NestJS Basic Auth and Sessions

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In this article, I am exploring NestJS and the Authentication strategy, this mostly documents my journey in figuring our how to implement auth strategy in NestJS by using knowledge from Node. It is not meant to be used in production as it is.

In this post we are going to explore how we can easily implement Basic Auth and Session management using passport.js in NestJS Framework.

First off all clone this pre set-up starter project from github which includes all the libraries needed for this tutorial in package.json and run npm install.

This project will make use of the following concepts and libraries.

  • Swagger – the ultimate documentation for your REST API endpoints as well as a great tool to quickly test your API, the project was set up with swagger using the documentation from NestJS website.
  • Exception Filters – The built-in exceptions layer is responsible for handling all thrown exceptions across your whole application. When an unhandled exception is caught, the end-user will receive an appropriate user-friendly response. What it means is that we can throw an exception anywhere in our application and the global exception handler will catch it and return a predefined JSON response.
  • TypeORM – A surprisingly robust and mature ORM given how young it is. Written in TypeScript. Supports both ActiveRecord and DataMapper patterns. Supports caching and many, many more features. Excellent documentation. Support most SQL and NoSQL dbs. For this project we are going to use sqlite. We will use ActiveRecord pattern for this tutorial. TypeORM TypeDocs (like javadocs)
  • Custom Decorator  – We will create a custom route decorator to access our User object from the session.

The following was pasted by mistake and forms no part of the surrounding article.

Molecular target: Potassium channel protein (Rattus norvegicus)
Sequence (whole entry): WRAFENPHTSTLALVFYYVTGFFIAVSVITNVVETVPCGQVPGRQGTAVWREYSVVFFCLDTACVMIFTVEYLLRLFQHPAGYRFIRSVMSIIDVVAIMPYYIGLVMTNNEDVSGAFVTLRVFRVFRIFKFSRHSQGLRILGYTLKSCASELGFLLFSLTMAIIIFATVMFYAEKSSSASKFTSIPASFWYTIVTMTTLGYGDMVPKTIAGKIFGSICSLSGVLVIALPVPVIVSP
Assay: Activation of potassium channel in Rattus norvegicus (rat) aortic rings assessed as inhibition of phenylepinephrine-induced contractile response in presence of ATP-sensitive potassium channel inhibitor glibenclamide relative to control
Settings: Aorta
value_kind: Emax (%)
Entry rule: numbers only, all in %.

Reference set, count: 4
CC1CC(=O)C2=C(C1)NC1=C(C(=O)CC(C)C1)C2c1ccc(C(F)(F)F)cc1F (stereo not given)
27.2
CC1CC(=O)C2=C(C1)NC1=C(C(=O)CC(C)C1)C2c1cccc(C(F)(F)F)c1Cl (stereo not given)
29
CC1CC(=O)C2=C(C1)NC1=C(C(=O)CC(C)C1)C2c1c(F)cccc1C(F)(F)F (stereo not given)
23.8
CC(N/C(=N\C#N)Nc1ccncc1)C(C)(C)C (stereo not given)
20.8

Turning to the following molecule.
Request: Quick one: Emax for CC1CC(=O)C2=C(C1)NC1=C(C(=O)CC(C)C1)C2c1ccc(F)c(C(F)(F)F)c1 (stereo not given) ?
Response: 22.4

• Basic Auth – User authentication using Basic Auth header
  • Sessions – Once the user is authenticated, a session and a cookie will be created so that on each request that requires the user information we will be able to access the logged in user from the session object.

Database Schema

What we are going to build. The schema is very basic. Users have many Projects. We want to be able to log in with user credentials that match a record in the database, once logged in we will use a cookie to retrieve projects for the user.

Functionality. Create users. Create a project for logged in user. Get all Users. Get all projects for logged in user. We will not cover update or delete.

Project Structure

Common. Custom Exceptions and filters.

Project. Project Service, Project Controller, Project DB Entity, Project module.

User. User Service, User Controller, User DB Entity, User Module.

Auth. AppAuthGuard, Cookie Serializer/Deserializer, Http Strategy, Session Guard, Auth Service, Auth Module.

Creating User module

Prerequisite: You must have @nest/cli installed globally

Create User Module
nest g mo user

This should create a user directory and a user module inside it.

Create User Controller
nest g co user

This should place a user controller into a user directory and update user module.

Create User Service
nest g s user

This will create a user service and update the user module, however for me I think there is a bug/feature? The user service ends up being placed into root project folder instead of the user folder, make sure to move it manually into the user folder and update user module if it happens to you.

Create User Entity
import {BaseEntity, Column, Entity, OneToMany, PrimaryGeneratedColumn} from 'typeorm';